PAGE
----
What do these findings mean for farms with food and value-added sales?

Even though rural farms have comparative advantages such as lower input costs, in-person DTC sales are more cost effective for farms near cities, according to prior research. Selling food online provides a chance for more rural farms to sell food directly to consumers without marketing and transportation costs that occur with in-person transactions, such as at farmers markets.

Findings suggests online marketplaces may be strategically important for rural farms that are new to DTC marketing and lack cost-effective access to urban DTC marketplaces. More experienced farms could have more brand awareness and loyal customers. Newer DTC farms could substitute the advantages of an established business for the advantages of a business model premised on online sales. Online sales offer farms the ability to reach a larger customer base as farms can engage with customers who may be near or far.

Understanding which farms use online marketplaces can increase the effectiveness of local food policy support.

What do these findings mean for consumers?

Purchasing food online may save consumers time. Online markets allow consumers to make purchases directly from farmers anywhere and at any time. For example, consumers who cannot attend a weekly farmers market can still buy food directly from their local farmers. Online purchases also allow consumers to buy hard-to-find products directly from farmers. Finally, the accessibility and availability of online products could result in increased competition and in-turn, lower prices and differentiated products which benefit consumer purchasing power.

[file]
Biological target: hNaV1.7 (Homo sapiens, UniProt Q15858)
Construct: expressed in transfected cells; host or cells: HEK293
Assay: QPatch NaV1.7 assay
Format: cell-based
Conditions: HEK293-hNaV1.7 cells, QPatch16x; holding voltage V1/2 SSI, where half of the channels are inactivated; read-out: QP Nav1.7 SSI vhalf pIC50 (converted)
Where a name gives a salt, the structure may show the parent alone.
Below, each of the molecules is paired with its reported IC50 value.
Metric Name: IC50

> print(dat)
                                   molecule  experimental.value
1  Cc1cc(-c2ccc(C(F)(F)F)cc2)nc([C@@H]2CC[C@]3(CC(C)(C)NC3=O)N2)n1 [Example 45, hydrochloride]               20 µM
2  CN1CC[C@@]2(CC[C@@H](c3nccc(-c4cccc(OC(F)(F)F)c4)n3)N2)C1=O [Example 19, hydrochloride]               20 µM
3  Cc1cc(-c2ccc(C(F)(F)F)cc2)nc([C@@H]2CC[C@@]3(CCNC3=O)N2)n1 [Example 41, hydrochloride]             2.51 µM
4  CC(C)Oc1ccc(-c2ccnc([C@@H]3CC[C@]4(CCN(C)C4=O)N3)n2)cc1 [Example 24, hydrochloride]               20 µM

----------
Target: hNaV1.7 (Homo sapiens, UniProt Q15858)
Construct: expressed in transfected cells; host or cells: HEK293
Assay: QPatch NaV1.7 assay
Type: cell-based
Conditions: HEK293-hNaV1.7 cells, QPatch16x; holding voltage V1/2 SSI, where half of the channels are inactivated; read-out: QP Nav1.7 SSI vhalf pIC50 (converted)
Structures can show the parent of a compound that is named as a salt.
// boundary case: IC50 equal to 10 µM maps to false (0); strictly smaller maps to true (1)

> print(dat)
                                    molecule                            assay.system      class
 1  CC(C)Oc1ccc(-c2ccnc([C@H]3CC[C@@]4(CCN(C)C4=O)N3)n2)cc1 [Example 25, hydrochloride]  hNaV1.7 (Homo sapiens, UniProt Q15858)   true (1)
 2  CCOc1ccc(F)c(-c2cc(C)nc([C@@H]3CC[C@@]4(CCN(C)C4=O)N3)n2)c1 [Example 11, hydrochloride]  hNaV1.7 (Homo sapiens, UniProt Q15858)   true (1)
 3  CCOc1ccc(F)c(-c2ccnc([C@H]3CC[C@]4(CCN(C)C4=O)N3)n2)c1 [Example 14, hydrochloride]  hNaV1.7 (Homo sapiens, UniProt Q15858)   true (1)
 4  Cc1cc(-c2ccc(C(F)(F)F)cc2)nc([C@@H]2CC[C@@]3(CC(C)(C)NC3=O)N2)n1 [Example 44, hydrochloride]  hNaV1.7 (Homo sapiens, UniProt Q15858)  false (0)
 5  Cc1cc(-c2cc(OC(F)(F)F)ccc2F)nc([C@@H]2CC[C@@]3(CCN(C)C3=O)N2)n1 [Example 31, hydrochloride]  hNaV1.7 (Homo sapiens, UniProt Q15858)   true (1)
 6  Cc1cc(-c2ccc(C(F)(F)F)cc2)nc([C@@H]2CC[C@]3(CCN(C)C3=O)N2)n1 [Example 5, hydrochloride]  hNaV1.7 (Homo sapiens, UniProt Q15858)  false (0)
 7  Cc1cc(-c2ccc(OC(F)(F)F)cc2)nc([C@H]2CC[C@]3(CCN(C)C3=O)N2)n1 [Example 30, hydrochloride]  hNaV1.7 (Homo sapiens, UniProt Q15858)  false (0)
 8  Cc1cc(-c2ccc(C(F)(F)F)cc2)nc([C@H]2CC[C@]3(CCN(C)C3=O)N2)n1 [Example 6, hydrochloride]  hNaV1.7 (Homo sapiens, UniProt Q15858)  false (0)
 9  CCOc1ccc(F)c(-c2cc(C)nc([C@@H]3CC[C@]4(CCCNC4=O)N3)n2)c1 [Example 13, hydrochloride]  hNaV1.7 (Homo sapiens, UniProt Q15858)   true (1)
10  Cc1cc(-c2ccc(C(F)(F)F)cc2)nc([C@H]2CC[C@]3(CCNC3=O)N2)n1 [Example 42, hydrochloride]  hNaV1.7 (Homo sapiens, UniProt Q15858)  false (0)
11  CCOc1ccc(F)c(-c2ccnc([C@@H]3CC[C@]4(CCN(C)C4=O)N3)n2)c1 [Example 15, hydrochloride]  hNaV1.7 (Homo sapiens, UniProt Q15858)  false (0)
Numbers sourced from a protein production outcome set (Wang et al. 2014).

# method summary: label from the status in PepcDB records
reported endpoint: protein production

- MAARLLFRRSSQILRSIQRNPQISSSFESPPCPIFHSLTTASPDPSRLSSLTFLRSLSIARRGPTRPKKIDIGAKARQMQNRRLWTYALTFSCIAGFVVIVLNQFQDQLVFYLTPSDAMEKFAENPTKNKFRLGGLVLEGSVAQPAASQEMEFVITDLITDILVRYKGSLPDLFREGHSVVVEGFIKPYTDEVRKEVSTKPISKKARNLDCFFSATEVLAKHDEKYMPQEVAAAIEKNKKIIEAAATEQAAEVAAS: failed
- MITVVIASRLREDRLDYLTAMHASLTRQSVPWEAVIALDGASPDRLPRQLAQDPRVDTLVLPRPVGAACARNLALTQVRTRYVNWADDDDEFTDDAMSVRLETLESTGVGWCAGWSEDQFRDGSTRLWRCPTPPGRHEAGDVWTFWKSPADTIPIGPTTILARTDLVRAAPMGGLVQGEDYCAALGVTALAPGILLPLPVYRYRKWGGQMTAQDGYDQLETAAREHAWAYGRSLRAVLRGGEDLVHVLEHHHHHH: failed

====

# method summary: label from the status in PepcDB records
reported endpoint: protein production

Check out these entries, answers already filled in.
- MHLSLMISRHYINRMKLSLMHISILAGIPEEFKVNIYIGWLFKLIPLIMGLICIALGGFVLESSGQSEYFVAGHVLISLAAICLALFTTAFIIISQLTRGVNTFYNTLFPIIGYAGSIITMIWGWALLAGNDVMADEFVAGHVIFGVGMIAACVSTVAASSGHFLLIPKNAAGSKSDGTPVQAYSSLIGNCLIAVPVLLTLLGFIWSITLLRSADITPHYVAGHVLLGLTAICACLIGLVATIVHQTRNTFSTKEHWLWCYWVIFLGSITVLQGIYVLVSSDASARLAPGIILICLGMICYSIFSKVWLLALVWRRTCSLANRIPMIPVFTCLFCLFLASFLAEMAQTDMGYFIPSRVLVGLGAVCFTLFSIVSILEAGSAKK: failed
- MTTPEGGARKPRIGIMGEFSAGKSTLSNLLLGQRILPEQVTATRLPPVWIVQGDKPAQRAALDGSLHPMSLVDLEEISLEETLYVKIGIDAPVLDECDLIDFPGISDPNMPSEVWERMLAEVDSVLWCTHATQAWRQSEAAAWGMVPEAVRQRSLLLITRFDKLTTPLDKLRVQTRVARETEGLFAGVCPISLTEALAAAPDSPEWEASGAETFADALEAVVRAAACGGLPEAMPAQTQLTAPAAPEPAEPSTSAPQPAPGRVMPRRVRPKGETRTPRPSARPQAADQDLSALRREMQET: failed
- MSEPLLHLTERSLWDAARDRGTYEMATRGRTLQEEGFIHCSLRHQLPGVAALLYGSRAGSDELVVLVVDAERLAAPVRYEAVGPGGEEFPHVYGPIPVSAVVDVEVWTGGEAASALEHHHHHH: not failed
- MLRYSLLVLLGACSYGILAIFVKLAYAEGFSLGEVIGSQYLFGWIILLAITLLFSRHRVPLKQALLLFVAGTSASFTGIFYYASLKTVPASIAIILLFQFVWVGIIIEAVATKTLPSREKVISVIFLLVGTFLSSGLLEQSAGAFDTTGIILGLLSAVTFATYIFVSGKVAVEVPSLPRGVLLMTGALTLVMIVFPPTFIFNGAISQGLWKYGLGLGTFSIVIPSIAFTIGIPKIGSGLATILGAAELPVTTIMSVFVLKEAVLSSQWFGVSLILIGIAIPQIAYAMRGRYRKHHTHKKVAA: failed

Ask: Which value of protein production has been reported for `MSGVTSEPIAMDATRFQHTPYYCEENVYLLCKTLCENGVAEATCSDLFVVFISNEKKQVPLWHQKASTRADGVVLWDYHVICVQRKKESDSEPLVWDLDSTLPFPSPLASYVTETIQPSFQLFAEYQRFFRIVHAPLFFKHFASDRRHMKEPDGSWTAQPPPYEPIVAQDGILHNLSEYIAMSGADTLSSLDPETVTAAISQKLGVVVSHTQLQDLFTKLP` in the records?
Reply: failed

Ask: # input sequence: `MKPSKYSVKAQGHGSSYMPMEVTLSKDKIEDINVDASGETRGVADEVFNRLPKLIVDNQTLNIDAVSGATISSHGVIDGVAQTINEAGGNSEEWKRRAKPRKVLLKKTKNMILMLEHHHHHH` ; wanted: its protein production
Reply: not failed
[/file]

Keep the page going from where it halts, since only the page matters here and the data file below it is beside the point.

What do these findings mean for rural broadband?

We were not able to assess the relationship between broadband expansion policies and online marketplace use by DTC farms due to data constraints. Even so, broadband policies have improved rural internet reliability, speed, and availability, which are preconditions for developing an online marketplace. Policies aimed at increasing broadband internet access reduce barriers to farms having online marketplaces.

For more information

The 2015 Local Food Marketing Practice Survey was conducted by USDA’s National Agricultural Statistics Service (NASS) in cooperation with other USDA agencies in 2016, using farmers’ data for the 2015 production year. The resulting data are the first nationally representative detailed data about specific marketing channels used by local food farms – farms that make direct sales of food to consumers, retailers, institutions, and/or intermediaries that market locally-branded food products. NASS used the phrase ‘local’ even though online sales are not geographically constrained. The sampling frame includes only local food farms, so we cannot make online marketing comparison with farms no selling locally; this study is limited to farms with direct sales of food for human consumption. Learn more about the data at https://www.nass.usda.gov/Publications/AgCensus/2012/Online_Resources/Local_Food.

Source: O’Hara, Jeff and Low, Sarah A. (forthcoming). Online Sales: A Direct Marketing Opportunity for Rural Farms? Journal of Agricultural and Applied Economics.

The views expressed in this research and extension guide reflect the views of the authors and are not to be attributed to USDA or University of Missouri Extension.